Film Review: Mary Queen of Scots

Mary Queen of Scots chronicles the notorious rivalry between Elizabeth I of England and Mary, Queen of Scotland, which culminated with the Scottish claimant to the English throne beheaded after being found to be implicated in a plot to kill Elizabeth. The cinematic production takes an invariably feminist view of history, portraying two strong-willed women with an innate love for each other stifled by the egos of men, the contention of religion and the uncomfortable thought of succession.

The film does well to capture the intrigue of both royal courts with its petulant arguments, unfounded jealousy and a constant battle for influence between the monarch’s advisors, admirers, and foes. If there is one message to be taken from the film and applied to today’s landscape (*cough* Brexit *cough*) it is that power – or the prospect of it – that corrupts people.

Mary Queen of Scots stars Saoirse Ronan as its title character, who is fierce enough to do her firebrand character justice, however Margot Robbie (playing Elizabeth) plays a version of Queen Elizabeth that, in trying to sing Mary’s graces, makes her out as a weak satellite Queen with far less charisma than she actually had.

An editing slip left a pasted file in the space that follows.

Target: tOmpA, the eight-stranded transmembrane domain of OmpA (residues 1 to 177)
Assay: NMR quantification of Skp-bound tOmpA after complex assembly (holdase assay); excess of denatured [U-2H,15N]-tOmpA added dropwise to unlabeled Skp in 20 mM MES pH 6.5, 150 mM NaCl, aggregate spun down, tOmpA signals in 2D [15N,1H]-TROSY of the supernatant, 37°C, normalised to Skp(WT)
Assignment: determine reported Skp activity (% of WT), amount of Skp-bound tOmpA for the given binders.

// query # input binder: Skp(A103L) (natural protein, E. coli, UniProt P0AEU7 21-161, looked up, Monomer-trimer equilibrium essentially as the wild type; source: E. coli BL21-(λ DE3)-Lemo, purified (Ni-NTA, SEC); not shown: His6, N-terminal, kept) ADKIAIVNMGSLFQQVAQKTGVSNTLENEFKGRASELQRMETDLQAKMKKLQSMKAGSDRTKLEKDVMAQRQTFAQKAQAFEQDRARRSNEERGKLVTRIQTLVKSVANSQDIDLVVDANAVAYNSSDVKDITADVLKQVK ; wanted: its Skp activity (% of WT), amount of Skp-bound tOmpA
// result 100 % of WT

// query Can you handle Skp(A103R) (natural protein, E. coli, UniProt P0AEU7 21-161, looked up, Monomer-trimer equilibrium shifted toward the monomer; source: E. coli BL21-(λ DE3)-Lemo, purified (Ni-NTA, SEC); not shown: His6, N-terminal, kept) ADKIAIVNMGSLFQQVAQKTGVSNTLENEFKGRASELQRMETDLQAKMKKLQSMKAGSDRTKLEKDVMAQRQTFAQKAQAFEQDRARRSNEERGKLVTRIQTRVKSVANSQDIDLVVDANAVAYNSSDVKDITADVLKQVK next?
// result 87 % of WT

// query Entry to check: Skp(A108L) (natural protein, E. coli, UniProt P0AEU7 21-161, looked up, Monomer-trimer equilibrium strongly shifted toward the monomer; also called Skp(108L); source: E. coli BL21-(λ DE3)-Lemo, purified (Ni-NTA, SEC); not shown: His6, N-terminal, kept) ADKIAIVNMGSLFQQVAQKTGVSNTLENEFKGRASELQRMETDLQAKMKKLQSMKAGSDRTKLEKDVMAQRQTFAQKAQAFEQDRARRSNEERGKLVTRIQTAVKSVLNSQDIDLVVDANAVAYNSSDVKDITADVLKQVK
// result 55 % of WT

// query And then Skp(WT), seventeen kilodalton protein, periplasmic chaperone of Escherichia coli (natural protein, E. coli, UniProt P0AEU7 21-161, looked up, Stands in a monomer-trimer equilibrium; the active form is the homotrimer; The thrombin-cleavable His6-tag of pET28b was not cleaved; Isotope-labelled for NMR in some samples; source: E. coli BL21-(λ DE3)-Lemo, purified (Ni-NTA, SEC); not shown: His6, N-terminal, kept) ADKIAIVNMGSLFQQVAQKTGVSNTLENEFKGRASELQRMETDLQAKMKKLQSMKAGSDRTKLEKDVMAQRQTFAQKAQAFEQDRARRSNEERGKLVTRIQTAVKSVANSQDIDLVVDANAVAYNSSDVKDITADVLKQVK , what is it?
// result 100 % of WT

Whilst the screenplay is often hard to follow, that adds to the sense of intrigue around court and helps the audience to understand how easily John Knox (David Tennant) was able to incite such strong religious hatred towards Mary. The disconnect between the people and court fostered dissent amongst the commons while plots within court (which usually have something to do with succession, as in the case of Mary’s ill-tempered second husband, Lord Darnley) created an ungovernable land.

The film climaxes with a clandestine meeting between the pair, with Mary dropping her ambitions for Elizabeth’s crown to seek her cousins help to regain her own. Begrudgingly, Elizabeth refuses but offers to guarantee her safety as long as Mary does not fraternise with her enemies.

Mary is executed eighteen years later after her role in the Babington Plot. The film tells us that this decision pained Elizabeth.

Overall Rating; 6.5/10. Worth a watch! (Mainly for the performance of Saoirse Ronan)